Charlie Hebdo and our Freedom of Speech

Last tweet by Charlie Hebdo

Freedom of speech is something we writers take for granted – it is a bit like oxygen, we need it to survive, but we never really think about it. That is until it is not readily available anymore, then it becomes the only thing on our mind…

Last Wednesday January 7th 2015, three heavily armed men gatecrashed the editorial meeting at Charlie Hebdo and killed 12 people; 9 of the victims were cartoonists and journalists. Charlie Hebdo is a weekly satirical magazine featuring critical non conformist cartoons and articles taking the mickey out of current affairs, religious zealots and politicians. The magazine has often been criticized for being too crude and disrespectful, but the editor and staff have always stood by the principle of free speech. The fact that they eventually paid for their believes with their lives send shock waves through France and way beyond it.

It is hard to be loved by idiots

The killers, Said and Chérif Kouachi, were French Jihadists claiming to avenge the prophet Mohammed – who had often been at the receiving end of Charlie Hebdo’s gags. When leaving the building they shouted ‘Allahu akbar – we killed Charlie Hebdo; We avenged the Prophet’. The killers remained on the run for another 2 days before they were caught and shot in self defense by the French special services yesterday afternoon.

So with this week’s event freedom of speech has suddenly become something very fragile. Even if the whole of the French Press closed ranks with the few surviving Charlie Hebdo writers and cartoonists to guarantee the magazine’s survival, most of them fell short from reprinting the ‘offensive’ cartoons, the one’s which were deemed worth killing for. Surely this would have been the best answer to the terrorist groups; by reprinting the images the message would be loud and clear:“you tried to shut them up, well you failed cause now these images are everywhere”. Besides anything else, for me this would have been the most adapt homage to the slayed cartoonists and journalists.

However, since Wednesday lunchtime I have realized that even though the nation is in mourning, not everybody sees this attack as a direct attack on the freedom of speech. Most of the nation condemn the murders, and most French see the attack as their 9/11. “Je suis Charlie” has become a slogan on social media (#jesuischarlie) and in the streets during silent vigils. Politicians seem to have closed ranks across parties and thousands of people are expected to join the European politicians at the national march in Paris tomorrow. However, why are most people marching? Is it for the freedom of speech, which the team of Charlie Hebdo saw sacred, or is it against the attacks?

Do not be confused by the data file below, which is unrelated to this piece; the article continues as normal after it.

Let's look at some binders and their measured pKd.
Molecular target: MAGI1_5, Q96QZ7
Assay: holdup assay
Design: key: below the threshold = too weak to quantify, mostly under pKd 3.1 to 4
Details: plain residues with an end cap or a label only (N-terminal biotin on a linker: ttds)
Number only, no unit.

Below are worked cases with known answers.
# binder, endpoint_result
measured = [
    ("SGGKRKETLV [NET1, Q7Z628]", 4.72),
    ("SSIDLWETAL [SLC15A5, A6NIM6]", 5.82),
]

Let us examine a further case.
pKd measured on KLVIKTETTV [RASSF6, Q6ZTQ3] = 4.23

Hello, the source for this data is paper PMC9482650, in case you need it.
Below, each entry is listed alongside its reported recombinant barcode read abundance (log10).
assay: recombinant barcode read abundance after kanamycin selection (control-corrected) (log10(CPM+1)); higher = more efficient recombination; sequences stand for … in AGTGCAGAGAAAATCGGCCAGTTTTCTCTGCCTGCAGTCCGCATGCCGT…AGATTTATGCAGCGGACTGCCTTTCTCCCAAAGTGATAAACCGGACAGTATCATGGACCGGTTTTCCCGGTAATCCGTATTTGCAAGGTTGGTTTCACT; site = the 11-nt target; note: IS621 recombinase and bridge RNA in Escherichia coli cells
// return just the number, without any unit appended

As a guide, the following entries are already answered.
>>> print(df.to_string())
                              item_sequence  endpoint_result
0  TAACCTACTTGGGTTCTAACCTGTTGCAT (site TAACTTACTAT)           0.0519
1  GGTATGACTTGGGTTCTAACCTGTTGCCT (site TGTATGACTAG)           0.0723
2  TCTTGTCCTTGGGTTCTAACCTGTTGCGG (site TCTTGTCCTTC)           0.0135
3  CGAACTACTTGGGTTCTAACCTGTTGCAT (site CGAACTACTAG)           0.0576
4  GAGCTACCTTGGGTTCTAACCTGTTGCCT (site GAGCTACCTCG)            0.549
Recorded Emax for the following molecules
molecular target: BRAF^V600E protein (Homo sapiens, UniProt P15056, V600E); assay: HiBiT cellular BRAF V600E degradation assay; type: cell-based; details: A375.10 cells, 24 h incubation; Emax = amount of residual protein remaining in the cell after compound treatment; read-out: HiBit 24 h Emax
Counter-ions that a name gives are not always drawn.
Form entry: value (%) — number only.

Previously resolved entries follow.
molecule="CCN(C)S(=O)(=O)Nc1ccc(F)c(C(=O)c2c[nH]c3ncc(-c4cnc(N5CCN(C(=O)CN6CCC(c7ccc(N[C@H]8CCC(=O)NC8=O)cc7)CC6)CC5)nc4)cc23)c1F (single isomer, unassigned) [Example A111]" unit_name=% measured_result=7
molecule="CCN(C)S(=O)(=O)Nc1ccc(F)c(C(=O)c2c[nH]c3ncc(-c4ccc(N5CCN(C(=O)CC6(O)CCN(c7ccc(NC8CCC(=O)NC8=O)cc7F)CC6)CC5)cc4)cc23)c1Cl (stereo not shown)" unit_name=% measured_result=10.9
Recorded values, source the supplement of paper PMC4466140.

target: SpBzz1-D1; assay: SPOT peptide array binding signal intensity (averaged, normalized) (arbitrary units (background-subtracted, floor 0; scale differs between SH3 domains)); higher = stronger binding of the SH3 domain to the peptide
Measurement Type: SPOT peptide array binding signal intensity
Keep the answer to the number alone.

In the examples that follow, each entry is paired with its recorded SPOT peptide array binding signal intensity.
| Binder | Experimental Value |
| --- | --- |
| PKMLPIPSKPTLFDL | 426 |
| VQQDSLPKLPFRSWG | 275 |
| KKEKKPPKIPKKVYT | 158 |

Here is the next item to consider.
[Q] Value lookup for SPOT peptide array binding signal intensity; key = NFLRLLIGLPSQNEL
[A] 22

Personally I think that a lot of people want to march to show the terrorists that France stands united and is not afraid. Whilst freedom of speech is indeed one of the pillars of the French nation, the interpretation of this freedom is more than a little hazy. The Charlie Hebdo team always knew this yet always stood by this right. I admire their belief and struggle and that is why I will join the march tomorrow.

The Untouchable

But I feel that at part of the nation is not so sure about this absolute right to express oneself, at least looking from the reactions on Twitter and Facebook. I am pretty surprised to have read and heard several people say that “of course we condemn the attack, but in a way Charlie Hebdo asked for it”. In my book no drawn or written provocation, however profound or shocking, justifies the killings. Besides, freedom of speech means that one is allowed to express one’s opinion in writing, drawing, painting or music.

The reactions to the #jesuiskouachi campaign which was launched by other (French) Jihadists to praise the slayed gunmen as heroes is just as intolerant with people demanding Twitter and Facebook to shut down the accounts of people praising the killers. I would like to state here that I really do not appreciate the comments written by the Kaouchi fans, however, in my book, freedom of speech means that they also have a right to voice their opinion in writing or drawing. This is as far as I am concerned the same right Charlie Hebdo had. Trying to prevent them from communicating means that we are curbing their freedom of speech and doing this in the name of Charlie Hebdo feels very wrong to me.

Love stronger than hate © Charlie Hebdo

I am not sure what the answer is as I also do not like the hate messages against the extremist. Hate breeds more hatred and radicalization; revenge is generally more bitter than sweet…

It is not always easy to be tolerant and open minded, especially in the face of these horrible attacks, but I believe it is the only way we can truly embrace the freedom of speech. Or in a picture of Charlie Hebdo, a week after their premises were petrol bombed in 2011, “l’amour plus fort que la haine” (love is stronger than hate)

About Caroline

Caroline is a certified Sommelier (by the CMS) and WSET diploma student. In order to specialize in the wines of Champagne she moved to the region and currently works as a wine consultant, wine educator and wine writer. She is a member of the Circle of Wine Writers and writes for several international publications including Palate Press, Snooth, Wine-Searcher, Decanter and Vinogusto; further activities include teaching Champagne related courses at Reims Management School and organizing personalized tasting experiences at as well as being a regular judge at international wine competitions.
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